Haricot bean agroecology in Ethiopia: Definition using agroclimatic and crop growth simulation models
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Permanent link to this item: http://hdl.handle.net/10568/42928
Internet URL: http://www.bioline.org.br/request?cs98002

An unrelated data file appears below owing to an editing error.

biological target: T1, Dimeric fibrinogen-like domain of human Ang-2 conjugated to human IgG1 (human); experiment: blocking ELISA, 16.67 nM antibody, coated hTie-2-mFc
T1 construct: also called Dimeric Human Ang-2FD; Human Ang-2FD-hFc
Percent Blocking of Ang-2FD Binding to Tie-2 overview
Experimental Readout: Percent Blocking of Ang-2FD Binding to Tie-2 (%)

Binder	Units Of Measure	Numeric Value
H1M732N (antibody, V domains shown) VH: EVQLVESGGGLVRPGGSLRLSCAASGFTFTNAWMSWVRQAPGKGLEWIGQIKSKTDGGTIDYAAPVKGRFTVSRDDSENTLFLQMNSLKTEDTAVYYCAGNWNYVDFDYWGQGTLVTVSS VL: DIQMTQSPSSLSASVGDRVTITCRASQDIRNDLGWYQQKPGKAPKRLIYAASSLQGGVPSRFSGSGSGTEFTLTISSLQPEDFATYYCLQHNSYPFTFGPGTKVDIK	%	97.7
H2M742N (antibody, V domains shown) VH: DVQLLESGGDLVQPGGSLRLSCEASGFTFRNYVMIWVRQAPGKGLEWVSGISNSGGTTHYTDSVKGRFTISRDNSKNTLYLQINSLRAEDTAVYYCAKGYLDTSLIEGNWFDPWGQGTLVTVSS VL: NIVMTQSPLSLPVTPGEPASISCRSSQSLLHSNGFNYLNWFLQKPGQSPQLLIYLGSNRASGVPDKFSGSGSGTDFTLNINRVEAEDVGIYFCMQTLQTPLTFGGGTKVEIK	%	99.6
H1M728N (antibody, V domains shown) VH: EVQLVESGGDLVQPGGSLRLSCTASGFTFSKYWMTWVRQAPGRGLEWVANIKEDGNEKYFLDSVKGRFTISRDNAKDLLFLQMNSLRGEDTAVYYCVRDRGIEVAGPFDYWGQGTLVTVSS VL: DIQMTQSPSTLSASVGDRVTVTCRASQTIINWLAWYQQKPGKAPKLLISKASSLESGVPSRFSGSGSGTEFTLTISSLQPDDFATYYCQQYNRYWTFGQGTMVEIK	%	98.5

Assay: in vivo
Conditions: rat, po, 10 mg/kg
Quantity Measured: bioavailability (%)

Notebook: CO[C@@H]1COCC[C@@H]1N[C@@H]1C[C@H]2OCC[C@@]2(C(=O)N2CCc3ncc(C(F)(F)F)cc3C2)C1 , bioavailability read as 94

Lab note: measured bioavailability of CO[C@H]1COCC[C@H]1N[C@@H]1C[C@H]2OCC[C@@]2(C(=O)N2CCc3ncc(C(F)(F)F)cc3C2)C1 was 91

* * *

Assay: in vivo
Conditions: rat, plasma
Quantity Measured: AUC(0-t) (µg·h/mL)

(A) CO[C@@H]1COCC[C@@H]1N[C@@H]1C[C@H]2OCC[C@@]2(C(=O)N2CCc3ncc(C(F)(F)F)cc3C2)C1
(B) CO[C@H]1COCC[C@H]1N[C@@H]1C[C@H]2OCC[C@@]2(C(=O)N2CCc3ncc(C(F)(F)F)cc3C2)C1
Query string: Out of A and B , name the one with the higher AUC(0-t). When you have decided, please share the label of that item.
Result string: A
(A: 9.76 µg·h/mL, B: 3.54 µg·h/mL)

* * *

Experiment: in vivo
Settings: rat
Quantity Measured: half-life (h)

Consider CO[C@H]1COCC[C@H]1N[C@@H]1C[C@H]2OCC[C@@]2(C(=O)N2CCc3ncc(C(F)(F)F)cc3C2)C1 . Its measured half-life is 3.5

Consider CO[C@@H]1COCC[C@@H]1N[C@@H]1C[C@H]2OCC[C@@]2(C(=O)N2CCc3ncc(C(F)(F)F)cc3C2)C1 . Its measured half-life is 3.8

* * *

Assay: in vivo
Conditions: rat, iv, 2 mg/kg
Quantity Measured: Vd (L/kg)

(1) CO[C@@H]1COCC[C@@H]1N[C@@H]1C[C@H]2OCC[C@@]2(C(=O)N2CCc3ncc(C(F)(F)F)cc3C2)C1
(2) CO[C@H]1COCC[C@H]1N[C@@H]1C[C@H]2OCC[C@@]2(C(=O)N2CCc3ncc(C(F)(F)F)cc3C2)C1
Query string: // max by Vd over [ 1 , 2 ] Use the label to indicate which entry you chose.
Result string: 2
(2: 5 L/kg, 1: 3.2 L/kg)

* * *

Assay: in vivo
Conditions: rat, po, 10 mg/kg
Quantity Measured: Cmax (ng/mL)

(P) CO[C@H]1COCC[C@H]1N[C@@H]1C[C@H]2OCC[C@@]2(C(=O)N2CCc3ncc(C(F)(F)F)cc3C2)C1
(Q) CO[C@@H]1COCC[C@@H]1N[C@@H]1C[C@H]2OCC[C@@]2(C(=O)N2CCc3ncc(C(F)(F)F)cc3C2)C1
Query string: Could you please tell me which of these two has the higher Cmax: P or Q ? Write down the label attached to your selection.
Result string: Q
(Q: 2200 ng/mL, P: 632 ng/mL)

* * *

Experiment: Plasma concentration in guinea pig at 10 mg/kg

Bean (Phaseolus vulgaris L.) is an important food and cash crop grown in diverse environmental settings in Ethiopia. Its production is very heterogenous in terms of ecology, cropping system and yield. This study analyses the agroclimatic resources of 18 representative bean growing sites in Ethiopia and assesses the potential yield and moisture deficit stress using DRYBEAN (DSSAT V.3) growth model. Annual rainfall of various locations ranged from 580 mm (Mekele) to 1995 mm (Gore). Seasonal rainfall varied from 270 mm (Babile) to 1650 mm (Gore). The length of the growing period is from only 80 days (Mekele) to more than 220 days (Jimma). Among the agroclimatic variables, annual rainfall, seasonal rainfall, length of the growing period and altitude (temperature) are important factors to cluster the bean growing regions into 3 major and 6 minor homogeneous groups in agronomic sense for strategic planning. Simulated yield potential varied from 1.6 t ha^-1 (Jijiga) to 3.3 t ha^-1 (Bako). Planting date has a significant impact on simulated yield in the sub-humid and semi-arid clusters. Yield losses for each day of delayed planting after the effective onset of rainfall reached up to 60 kg ha^-1 day^-1. Moisture deficit stress was found to be an important limiting factor in the semi-arid and moderately limiting in the sub-humid regions. The analysis established that bean improvement work should focus on the development of high-yielding, long-maturing genotypes for multiple cropping systems in the humid regions. In the semi-arid regions emphasis should be on the development of drought tolerant and early maturing cultivars which fit well with efficient soil and water conservation practices.